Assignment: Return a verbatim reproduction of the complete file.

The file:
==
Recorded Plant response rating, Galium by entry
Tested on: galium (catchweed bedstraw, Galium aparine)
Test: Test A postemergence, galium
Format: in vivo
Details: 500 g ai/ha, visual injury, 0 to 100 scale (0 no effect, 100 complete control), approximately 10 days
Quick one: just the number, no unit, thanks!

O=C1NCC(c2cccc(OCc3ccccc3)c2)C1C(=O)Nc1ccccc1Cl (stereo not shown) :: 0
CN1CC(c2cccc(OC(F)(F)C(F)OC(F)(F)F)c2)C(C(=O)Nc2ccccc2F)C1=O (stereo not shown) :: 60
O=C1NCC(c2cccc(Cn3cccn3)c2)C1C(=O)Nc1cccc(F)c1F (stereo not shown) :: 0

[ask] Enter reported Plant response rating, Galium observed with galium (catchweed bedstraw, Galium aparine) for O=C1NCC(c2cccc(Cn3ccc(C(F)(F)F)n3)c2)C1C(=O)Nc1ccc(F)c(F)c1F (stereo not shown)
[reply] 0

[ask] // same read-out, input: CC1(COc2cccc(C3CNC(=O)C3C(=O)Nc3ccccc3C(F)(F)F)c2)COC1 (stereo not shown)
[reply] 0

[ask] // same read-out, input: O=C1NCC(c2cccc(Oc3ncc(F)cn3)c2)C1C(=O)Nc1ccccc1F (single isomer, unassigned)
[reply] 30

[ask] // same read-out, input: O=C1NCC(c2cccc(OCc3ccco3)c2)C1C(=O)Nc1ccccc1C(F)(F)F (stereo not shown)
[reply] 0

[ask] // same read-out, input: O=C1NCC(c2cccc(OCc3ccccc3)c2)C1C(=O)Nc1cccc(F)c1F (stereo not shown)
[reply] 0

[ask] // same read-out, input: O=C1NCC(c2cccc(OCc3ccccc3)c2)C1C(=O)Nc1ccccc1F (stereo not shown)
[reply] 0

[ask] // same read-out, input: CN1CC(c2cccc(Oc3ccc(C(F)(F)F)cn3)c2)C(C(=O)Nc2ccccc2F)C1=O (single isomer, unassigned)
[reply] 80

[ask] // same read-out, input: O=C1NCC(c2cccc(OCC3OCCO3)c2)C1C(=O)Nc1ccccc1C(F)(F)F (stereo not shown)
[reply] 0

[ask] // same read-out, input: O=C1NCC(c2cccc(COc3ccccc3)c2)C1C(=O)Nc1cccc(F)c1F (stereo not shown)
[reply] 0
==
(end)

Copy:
Recorded Plant response rating, Galium by entry
Tested on: galium (catchweed bedstraw, Galium aparine)
Test: Test A postemergence, galium
Format: in vivo
Details: 500 g ai/ha, visual injury, 0 to 100 scale (0 no effect, 100 complete control), approximately 10 days
Quick one: just the number, no unit, thanks!

O=C1NCC(c2cccc(OCc3ccccc3)c2)C1C(=O)Nc1ccccc1Cl (stereo not shown) :: 0
CN1CC(c2cccc(OC(F)(F)C(F)OC(F)(F)F)c2)C(C(=O)Nc2ccccc2F)C1=O (stereo not shown) :: 60
O=C1NCC(c2cccc(Cn3cccn3)c2)C1C(=O)Nc1cccc(F)c1F (stereo not shown) :: 0

[ask] Enter reported Plant response rating, Galium observed with galium (catchweed bedstraw, Galium aparine) for O=C1NCC(c2cccc(Cn3ccc(C(F)(F)F)n3)c2)C1C(=O)Nc1ccc(F)c(F)c1F (stereo not shown)
[reply] 0

[ask] // same read-out, input: CC1(COc2cccc(C3CNC(=O)C3C(=O)Nc3ccccc3C(F)(F)F)c2)COC1 (stereo not shown)
[reply] 0

[ask] // same read-out, input: O=C1NCC(c2cccc(Oc3ncc(F)cn3)c2)C1C(=O)Nc1ccccc1F (single isomer, unassigned)
[reply] 30

[ask] // same read-out, input: O=C1NCC(c2cccc(OCc3ccco3)c2)C1C(=O)Nc1ccccc1C(F)(F)F (stereo not shown)
[reply] 0

[ask] // same read-out, input: O=C1NCC(c2cccc(OCc3ccccc3)c2)C1C(=O)Nc1cccc(F)c1F (stereo not shown)
[reply] 0

[ask] // same read-out, input: O=C1NCC(c2cccc(OCc3ccccc3)c2)C1C(=O)Nc1ccccc1F (stereo not shown)
[reply] 0

[ask] // same read-out, input: CN1CC(c2cccc(Oc3ccc(C(F)(F)F)cn3)c2)C(C(=O)Nc2ccccc2F)C1=O (single isomer, unassigned)
[reply] 80

[ask] // same read-out, input: O=C1NCC(c2cccc(OCC3OCCO3)c2)C1C(=O)Nc1ccccc1C(F)(F)F (stereo not shown)
[reply] 0

[ask] // same read-out, input: O=C1NCC(c2cccc(COc3ccccc3)c2)C1C(=O)Nc1cccc(F)c1F (stereo not shown)
[reply] 0